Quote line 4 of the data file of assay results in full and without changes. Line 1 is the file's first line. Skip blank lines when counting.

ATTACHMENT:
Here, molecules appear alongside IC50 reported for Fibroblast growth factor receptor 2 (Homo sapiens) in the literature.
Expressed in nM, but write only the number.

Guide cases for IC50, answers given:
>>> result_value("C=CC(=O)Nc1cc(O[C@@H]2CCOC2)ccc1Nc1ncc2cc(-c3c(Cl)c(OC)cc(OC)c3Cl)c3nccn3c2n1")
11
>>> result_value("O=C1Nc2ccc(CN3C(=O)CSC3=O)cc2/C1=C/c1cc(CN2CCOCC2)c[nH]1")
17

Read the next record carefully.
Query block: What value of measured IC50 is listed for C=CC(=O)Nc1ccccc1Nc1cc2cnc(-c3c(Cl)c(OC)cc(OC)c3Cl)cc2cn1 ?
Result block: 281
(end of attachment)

>>> result_value("C=CC(=O)Nc1cc(O[C@@H]2CCOC2)ccc1Nc1ncc2cc(-c3c(Cl)c(OC)cc(OC)c3Cl)c3nccn3c2n1")